28 March 2018
After spending >> A LOT << of time painting NMM gold, I decided to do something a bit different – hence, the base you can see above.
I always wanted to try to build a mini base, that included two things: stairs and marble. My previous tries failed miserable – mostly due to problems with properly cutting plasticard, not sanding to a correct degree and using too much putty. Here you can see one of the only finished ones.
Firstly – I needed to plan appropriately. I made a suitable schematic (which you can see below) to make cutting plasticard more easier.
Then came the scissors. I got three roughly cut circles – all, more less the same shape. Next step was to cut off each of them a specific portion – you can see how much on the schematic (first – around 50%, second around 66% and the final one 82%). This was really simple, as I put each circle on the schematic and used the black lines to draw the line to mark the areas I needed to cut out.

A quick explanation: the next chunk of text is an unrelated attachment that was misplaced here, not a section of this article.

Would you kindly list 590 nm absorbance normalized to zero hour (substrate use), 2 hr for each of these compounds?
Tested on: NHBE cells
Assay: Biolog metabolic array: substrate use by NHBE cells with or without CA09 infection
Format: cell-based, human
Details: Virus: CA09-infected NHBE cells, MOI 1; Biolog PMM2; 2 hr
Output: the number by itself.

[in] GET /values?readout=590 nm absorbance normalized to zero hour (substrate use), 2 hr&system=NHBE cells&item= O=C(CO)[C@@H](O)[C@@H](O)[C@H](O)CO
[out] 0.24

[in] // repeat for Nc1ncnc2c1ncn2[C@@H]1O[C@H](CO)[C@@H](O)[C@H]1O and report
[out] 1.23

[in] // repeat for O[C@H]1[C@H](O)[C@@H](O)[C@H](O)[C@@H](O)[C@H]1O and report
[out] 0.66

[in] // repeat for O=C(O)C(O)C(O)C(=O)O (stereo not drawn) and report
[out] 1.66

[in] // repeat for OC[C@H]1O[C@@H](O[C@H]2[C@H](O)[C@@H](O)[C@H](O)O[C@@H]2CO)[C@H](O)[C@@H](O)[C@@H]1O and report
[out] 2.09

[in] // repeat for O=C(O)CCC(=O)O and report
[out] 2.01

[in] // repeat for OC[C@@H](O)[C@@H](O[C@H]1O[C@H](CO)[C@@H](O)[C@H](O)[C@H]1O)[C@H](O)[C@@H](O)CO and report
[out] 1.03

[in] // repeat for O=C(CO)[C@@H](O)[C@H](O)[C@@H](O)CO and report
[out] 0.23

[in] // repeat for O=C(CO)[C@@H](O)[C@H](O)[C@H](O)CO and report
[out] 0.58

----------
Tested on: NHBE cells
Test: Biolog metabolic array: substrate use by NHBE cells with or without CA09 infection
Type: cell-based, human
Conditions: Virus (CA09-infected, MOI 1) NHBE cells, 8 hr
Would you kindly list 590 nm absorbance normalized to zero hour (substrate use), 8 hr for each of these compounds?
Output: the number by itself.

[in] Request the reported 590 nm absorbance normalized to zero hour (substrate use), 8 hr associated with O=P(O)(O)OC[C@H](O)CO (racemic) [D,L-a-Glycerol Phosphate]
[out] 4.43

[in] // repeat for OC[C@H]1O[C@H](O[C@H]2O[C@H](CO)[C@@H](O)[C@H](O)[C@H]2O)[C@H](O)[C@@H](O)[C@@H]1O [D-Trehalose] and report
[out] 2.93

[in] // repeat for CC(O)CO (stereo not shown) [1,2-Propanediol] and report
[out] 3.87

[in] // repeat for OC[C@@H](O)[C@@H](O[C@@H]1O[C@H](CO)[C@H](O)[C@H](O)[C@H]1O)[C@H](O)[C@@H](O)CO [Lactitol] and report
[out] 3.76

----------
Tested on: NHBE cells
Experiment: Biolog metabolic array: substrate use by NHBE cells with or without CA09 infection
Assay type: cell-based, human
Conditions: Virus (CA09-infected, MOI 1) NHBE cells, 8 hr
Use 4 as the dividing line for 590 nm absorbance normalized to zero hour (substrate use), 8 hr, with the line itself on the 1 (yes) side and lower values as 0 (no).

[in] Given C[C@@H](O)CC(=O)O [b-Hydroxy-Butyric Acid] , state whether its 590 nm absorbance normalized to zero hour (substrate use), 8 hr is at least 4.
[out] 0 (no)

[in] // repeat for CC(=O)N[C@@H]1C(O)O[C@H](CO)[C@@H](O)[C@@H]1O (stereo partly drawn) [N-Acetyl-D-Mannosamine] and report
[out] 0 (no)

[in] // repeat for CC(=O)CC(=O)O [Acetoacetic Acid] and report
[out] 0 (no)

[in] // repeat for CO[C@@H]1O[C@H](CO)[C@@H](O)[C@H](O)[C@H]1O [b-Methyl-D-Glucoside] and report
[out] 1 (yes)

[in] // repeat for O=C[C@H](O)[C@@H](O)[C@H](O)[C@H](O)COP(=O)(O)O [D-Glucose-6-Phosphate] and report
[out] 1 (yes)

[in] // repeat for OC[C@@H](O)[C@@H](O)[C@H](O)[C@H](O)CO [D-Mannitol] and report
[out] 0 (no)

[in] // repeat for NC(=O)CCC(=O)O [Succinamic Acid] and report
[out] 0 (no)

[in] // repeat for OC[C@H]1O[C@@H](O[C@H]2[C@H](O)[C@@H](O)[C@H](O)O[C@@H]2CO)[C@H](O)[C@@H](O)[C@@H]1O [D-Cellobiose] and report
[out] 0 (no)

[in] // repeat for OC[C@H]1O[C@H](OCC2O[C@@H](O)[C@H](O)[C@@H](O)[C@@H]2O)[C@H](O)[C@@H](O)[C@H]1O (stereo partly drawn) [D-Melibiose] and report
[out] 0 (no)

After that I glued everything in the right order, filled the gaps with milliputty.
I am not sure where I ordered those leaves – but they are made of paper, which was cut out with a fancy laser. One tip here – I glue them with PVA and afterwards, I brush them gently with a mix of PVA glue with water. This makes painting them easier.
I had this idea, to paint the base as white marble, with autumn leaves here and there, giving it this warm and nice look.
Thing is, I kind off didn’t pull this off…
The main thing that went bad, is I hadn’t got this nice and smooth look I like. The cracks didn’t help either, making the whole thing look sloppy and seems as a rush job. Moreover, when I put the miniature on top it – it clearly wasn’t working out.
The top got a full sanding – to achieve a smooth surface (and remover those cracks). Which I then painted black and started working on the marble. The effect can be seen below:
0. Start with Black Undercoat
1. Using a Drybrush – apply chaotically Sotek Green by Gamer Workshop, from above. Stabbing the surface fanaticly.
2. Using pure Sotek Greem, draw cracks.
3. Add a bit of White to Sotek Green and draw smaller lines within those cracks you painted in step 2.
4. Add more White to Sotek Green (up to almost pure white) and put some small dots inside of the craks.
5. Grab the drybrush again, this time with a mix of White and Sotek Green and again stab the surface, here and there.
6. (not pictured here) use some glazes to make the surface a bit more interesting.
Moreover, it should look really good with all of that fancy shiny gold!